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It’s impact factor time!

impactupdated1Once a year, information company Thomson Reuters publishes updates to a measure of popularity that every science journal displays in lights: its ‘impact factor’. This event, which happened again yesterday, always produces a slightly embarrassed buzz among science journal editors. They appreciate the absurdity that a journal’s impact (a fuzzy, multi-dimensional concept) should be reported publicly by a single number; and the bias that some journals must score more highly because the communities they serve tend to cite each other more often (citations being the key measure on which the impact factor is based). And you won’t find any thinking person who doesn’t condemn how the impact factor has been abused for wider evils – such as judging the quality of scientists or research articles by the impact factor of the journals where they are published. (This, as one bibliometrician put it in a Nature special issue on metrics, is a ‘mortal sin’).

In fact, abuses of the impact factor have been roundly criticized by all. For criticisms from Nature, see ‘Not-so-deep impact’, a still-relevant 2005 editorial that explains how research assessment “rests too heavily on the inflated status of the impact factor”. Or, for an up-to-the-minute reflection after yesterday’s updated figures, this blog from Nature Materials editor Joerg Heber. Thomson-Reuters also explain how the impact factor should be used. Many researchers are now looking at other ways to judge scientists and research papers.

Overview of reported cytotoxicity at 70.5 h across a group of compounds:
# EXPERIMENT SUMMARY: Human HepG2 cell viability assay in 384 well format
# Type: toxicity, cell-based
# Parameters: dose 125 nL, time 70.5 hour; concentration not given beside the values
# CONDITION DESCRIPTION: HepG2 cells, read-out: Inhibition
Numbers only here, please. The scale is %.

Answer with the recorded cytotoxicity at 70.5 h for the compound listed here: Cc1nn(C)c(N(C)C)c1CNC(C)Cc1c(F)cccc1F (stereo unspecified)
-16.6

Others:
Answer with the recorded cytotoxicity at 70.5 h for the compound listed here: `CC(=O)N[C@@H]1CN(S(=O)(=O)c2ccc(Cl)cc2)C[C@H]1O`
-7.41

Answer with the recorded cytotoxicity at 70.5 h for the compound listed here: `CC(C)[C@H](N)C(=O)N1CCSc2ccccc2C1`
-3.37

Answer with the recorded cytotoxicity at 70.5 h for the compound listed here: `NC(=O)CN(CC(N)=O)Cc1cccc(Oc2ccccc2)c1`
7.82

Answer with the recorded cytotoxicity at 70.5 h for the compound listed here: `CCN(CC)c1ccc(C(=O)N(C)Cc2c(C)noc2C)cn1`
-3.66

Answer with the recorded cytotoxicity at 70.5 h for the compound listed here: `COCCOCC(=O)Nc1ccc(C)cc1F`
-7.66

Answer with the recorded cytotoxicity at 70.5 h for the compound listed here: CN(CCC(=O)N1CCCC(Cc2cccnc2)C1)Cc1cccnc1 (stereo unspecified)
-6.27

But the impact factor abides, and journal editors across the world have been checking to see how they have moved in the impact rankings, or where new journals are placed. (You can follow their buzz on twitter, and for one newbie’s take, Nature Chemistry have blogged at The Sceptical Chymist about the details of their first impact factor). To that end, here’s a ladder of this year’s top 20 and their movements from last year. Reviews journals (which don’t publish original research) are left un-named; the CA-A Cancer Journal for Clinicians is off the top of the charts at 87.9. Data from Thomson Reuters Journal Citation Reports.


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    Roger said:

    Impact factor is a scientific method. The problem is that we misuse impact factor in every way that is possible. When you want to find one more reason to reject a grant, you can say the applicant publishes in low impact journals. When you do not want to give a promotion, you can say he publishes a lot, but not in high impact journals. As high and low are relative, when you want to positively assess, the same impact factor can be favorably interpreted. To increase citations, you can self-cite as many as you can when you publish. These are partly ethical issues and institutional ethical training should emphasize on these matters. Even if we find new metrics, there is no guarantee that they also will not be misused. I think journals also should take a stand that apart from putting their impact factor on their websites, they will not publicize it further.

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